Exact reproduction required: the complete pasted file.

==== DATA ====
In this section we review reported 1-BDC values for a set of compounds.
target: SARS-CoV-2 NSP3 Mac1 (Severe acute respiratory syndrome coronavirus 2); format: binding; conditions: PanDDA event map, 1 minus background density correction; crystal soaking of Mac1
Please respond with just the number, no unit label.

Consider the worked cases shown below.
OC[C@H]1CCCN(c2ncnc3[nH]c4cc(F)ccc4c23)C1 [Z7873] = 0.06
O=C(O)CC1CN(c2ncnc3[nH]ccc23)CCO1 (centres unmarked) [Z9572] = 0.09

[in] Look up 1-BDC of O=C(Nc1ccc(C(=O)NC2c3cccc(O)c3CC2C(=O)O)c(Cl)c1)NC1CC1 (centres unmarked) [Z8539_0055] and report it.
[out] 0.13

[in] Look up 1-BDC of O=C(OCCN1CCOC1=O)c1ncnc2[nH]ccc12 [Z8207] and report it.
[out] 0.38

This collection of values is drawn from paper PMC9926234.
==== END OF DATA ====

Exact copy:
In this section we review reported 1-BDC values for a set of compounds.
target: SARS-CoV-2 NSP3 Mac1 (Severe acute respiratory syndrome coronavirus 2); format: binding; conditions: PanDDA event map, 1 minus background density correction; crystal soaking of Mac1
Please respond with just the number, no unit label.

Consider the worked cases shown below.
OC[C@H]1CCCN(c2ncnc3[nH]c4cc(F)ccc4c23)C1 [Z7873] = 0.06
O=C(O)CC1CN(c2ncnc3[nH]ccc23)CCO1 (centres unmarked) [Z9572] = 0.09

[in] Look up 1-BDC of O=C(Nc1ccc(C(=O)NC2c3cccc(O)c3CC2C(=O)O)c(Cl)c1)NC1CC1 (centres unmarked) [Z8539_0055] and report it.
[out] 0.13

[in] Look up 1-BDC of O=C(OCCN1CCOC1=O)c1ncnc2[nH]ccc12 [Z8207] and report it.
[out] 0.38

This collection of values is drawn from paper PMC9926234.